Raleigh, N.C. — Last night's Fire in the Triangle battle featured two secret ingredients that really allowed the chefs to get creative – the night saw fish and ice cream combos, fish glass and honey mustard caramel.
The ingredients were exciting not just for diners, but for those involved in choosing them too.
"We've used Lusty Monk before, and people are always happy with it," Jimmy Crippen, the creator of Competition Dining, said.
As for the fish, Jimmy said it's a risk to put it fresh in the truck pantry, because the chefs might not even use it, but diners are always thrilled when it shows up on the plate. Fire in the Triangle: Midtown Grille vs. The Oxford
Tasked with pairing beverages with the secret ingredients, Deborah Williams of Juice Wine and Thomas Vincent from Natty Greene's were on hand to help diners chose a drink that went well with the dishes. I think they did well, considering Deborah said they wouldn't even give her a hint about the night's secret ingredients!
Natty Greene's is the featured brewer for this week and brought along their Buckshot Amber Ale and Southern Pale Ale. Deborah ordered a bottle of Malbec for the table, which I felt was a strong red wine, not too bitter, that went well with many of the dishes.
Chefs prepared three dishes each featuring the night's secret ingredients, although the tile fish was only required to be in two out of three dishes.
Here's a rundown of each course, reviews and results. In each round and overall, diners (the Joes) and local media foodies (the Pros) grade the dish on aroma, presentation, creativity and other factors. All scores are out of a possible 30 points.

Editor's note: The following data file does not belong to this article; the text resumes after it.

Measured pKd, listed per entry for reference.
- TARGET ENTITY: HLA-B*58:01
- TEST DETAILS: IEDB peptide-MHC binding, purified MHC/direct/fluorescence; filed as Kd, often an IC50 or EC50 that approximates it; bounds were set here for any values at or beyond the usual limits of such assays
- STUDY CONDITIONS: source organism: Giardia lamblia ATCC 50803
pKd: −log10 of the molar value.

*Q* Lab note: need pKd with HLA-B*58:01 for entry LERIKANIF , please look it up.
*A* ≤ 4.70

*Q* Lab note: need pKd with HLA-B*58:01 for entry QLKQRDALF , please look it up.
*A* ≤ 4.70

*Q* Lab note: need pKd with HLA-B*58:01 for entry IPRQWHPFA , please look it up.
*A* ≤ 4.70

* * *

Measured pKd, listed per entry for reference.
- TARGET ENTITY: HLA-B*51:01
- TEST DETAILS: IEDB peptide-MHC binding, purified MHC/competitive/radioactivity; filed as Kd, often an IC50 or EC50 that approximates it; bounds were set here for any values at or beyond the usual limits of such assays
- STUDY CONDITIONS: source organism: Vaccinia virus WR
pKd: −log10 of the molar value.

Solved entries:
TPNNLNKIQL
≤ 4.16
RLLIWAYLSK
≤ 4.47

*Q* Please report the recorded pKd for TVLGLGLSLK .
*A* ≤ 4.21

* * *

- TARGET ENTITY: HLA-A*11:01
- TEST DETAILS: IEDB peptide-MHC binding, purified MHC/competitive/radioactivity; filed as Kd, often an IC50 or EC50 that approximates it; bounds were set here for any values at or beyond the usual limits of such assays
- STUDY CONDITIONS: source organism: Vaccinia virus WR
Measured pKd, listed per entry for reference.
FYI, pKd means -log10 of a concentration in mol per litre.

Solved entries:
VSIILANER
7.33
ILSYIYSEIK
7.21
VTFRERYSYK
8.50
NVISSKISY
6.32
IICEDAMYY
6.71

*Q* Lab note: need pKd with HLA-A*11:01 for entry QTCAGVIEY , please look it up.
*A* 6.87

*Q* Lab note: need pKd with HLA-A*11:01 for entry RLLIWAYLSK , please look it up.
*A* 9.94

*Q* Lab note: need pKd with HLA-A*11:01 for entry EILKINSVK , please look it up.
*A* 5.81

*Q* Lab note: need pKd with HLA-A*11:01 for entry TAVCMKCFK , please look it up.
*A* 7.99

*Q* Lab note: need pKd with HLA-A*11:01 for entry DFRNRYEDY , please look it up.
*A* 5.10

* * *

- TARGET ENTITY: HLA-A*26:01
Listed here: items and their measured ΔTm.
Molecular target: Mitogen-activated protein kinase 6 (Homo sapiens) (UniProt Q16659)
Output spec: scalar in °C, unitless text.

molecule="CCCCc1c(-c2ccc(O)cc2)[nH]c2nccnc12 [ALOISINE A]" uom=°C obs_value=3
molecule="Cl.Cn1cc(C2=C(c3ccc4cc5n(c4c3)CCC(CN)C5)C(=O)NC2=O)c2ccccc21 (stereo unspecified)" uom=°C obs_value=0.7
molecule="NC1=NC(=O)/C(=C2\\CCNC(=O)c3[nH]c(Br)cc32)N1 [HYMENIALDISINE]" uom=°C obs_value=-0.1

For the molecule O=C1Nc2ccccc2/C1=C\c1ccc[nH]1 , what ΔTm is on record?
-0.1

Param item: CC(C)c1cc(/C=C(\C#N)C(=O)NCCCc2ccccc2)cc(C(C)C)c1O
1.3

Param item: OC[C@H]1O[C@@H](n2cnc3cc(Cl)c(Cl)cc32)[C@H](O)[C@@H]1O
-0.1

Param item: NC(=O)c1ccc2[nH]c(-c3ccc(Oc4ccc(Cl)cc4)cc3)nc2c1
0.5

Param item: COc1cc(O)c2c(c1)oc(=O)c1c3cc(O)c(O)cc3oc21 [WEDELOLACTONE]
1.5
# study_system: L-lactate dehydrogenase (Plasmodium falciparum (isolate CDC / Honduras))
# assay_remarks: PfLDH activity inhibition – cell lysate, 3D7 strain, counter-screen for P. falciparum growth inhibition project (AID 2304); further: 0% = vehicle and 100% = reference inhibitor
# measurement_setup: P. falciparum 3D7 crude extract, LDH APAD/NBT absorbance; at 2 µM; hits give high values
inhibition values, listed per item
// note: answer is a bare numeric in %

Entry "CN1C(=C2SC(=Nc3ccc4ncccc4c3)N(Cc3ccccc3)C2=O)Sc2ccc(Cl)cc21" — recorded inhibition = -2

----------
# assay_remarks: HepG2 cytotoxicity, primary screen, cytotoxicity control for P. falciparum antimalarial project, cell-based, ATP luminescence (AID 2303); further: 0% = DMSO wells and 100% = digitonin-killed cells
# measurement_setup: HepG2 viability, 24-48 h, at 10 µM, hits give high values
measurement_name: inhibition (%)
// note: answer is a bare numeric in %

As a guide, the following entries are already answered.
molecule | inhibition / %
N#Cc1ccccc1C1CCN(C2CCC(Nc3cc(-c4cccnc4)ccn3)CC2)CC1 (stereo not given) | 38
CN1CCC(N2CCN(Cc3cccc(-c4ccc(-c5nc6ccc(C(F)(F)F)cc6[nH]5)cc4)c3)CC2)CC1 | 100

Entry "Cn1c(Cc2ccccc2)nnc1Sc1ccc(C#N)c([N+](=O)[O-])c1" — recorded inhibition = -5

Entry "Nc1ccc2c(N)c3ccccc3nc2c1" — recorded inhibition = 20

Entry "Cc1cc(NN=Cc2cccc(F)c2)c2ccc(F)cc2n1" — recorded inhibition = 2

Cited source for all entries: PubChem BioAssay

Course 1: Pan Seared Grey Tile Fish, Fire Roasted Sunburst Gazpacho, Honey Basil Ice Cream, Burn In Hell Chipolte Mustard Essence (The Oxford) (Score: 17.92)
When I saw that I was getting ice cream in my appetizer, I was pretty excited. Then I remembered fish was involved...but somehow it worked. The melted honey basil ice cream toned down the spiciness of the mustard.
Diners seemed to be divided on the dish – some loved the creativity and the melding of different flavors, others felt that the combination was too strange.
"I just hope the dishes get better tonight," one diner at table 14 said, who disagreed with her table about how well the ice cream/fish combination played out.
Course 2: Pecan Wood Smoked Original Sin Rubbed Grey Tile Fish, Apple-Fennel Salad, Summer Squash Fergola, Lusty Monk Beurre Noisette (Midtown Grille) (Score: 20.24)
This was another light, summery dish that featured perfectly-cooked fish. I loved the apple-fennel salad, which brought a lighter flavor to the dish.
"There's a really nice melding of flavors here," said one of my table mates, Colleen Minton of the TerraVita Food & Wine event.
Course 3: Original Sin Mustard Poached Grey Tile Fish, Tile Fish and Smoked Bacon Tortellacci, Grilled Fennel, Vanilla-Cabernet Butter (The Oxford) (Score: 17.12)
This dish was presented beautifully, and everyone seemed to think that the vanilla-cabernet butter was to die for! Unfortunately, there were mixed reviews about the tortellacci.
My table enjoyed the pasta, and I liked it more than the poached piece of fish, but Christine, Jill and Kathy at table 10 had a different opinion.
"The sauce was delicious but the tortellacci was a little dry," they said. We agreed though, that the poached fish was a little bland if you ate it without the sauce (although it was cooked very well).